Finally, to get this cross-section of films do use a catalogue. This may seem obvious, but it does help and you would be surprised at the number of convention committees that don't - and does it show! Apart from the fact that a film catalogue will give you the latest amateur releases, and the necessary details such as director, producer etc for the programme book, the catalogue will also give you a synopsis of the plot. This is handy for the uninitiated. The second item required to obtain an interesting cross-section of films is of course to have a film enthusiast on the committee. Again this may seem obvious, but when I say film enthusiast I do not necessarily mean someone who knows the first words in Star Wars. Rather someone who might know the real reason why Silent Runnning was called Silent Runnning or who was first offered the part of James Bond.
When to screen
It does help to repeat films at least twice each. This way at least one programme stream clash can be negated and also those that cannot attend the con from absolute beginning to absolute end can get a crack at all the films on offer. To this end there are two sets of programme times in which each film should be shown once.
- Room party time - 11pm to 2am
Set B) - 10am to 11pm (The main programme clash period).
After these times ie after 2a.m. there is no point in programming repeats, rather, have those present choose.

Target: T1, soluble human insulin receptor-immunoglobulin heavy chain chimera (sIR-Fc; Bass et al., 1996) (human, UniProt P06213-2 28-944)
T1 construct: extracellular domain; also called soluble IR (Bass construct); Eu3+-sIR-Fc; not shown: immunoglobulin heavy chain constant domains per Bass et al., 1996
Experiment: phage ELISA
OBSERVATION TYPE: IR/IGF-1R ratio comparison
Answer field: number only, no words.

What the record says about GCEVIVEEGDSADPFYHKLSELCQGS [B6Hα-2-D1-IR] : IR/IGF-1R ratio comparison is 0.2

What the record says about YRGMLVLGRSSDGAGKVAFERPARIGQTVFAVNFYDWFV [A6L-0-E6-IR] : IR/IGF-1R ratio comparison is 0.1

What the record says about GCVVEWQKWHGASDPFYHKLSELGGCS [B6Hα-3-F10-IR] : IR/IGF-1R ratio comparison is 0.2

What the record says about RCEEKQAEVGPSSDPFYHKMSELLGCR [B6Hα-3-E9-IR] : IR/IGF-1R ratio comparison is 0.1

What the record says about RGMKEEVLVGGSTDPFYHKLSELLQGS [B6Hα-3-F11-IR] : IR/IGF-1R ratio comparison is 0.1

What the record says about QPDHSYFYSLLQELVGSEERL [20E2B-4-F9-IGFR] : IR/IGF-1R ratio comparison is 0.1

Streaming the film programme
With regard to Eastercons then, unless you're Albacon, you will probably be having a film programme as in "just a film programme" or "a programme stream composed just of films". Personally, I have just one strong opinion on Eastercons that stream this way, and that is that the presentation is boring and unimaginative. It leads to large blocks of fans sitting in one room watching film after film after film.... (yawn). There is a video room for this kind of con-goer who enjoys the visual media so much that he/she is not concerned with the quality of the image presented, rather, the quantity. Films, as demonstrated by the Scottish Eastercons can quite successfully be used to break up and add variety to the main programme streams. Indeed one could argue that film-only steams tend to limit the extension of the main programme which is why cons like Skycon or more recently Channelcon had little on after 10pm.
There is though one justifiable reason for having a "film only" stream and that is if the convention venue has purpose built cinema facilities. Should this be the case then maybe some of the films could be programmed to be shown more than twice. This is all the more neccessary as most of the hotel cinemas do not hold a particularly large audience.
Do's & Don'ts.
The above represents a personal view born out of having to suffer bad film programmes. Fundamental mistakes are still made, at all levels. E.g. at Yorcon I missed the start of the convention premiere of a film (about 20% of it) because it was shown way before its programmed time and was not repeated. As a convention attendee I have laid down the above guidelines which, as a conrunner, I know are not unreasonable.
I look forward to some discussion.
P.S. Patrick McGoohan was first offered the role of James Bond but turned it down. Unlike most other actors that find themselves in such positions it was not the size of the initial fee that concerned him, he did not want his wife to see him kissing other women on the big screen.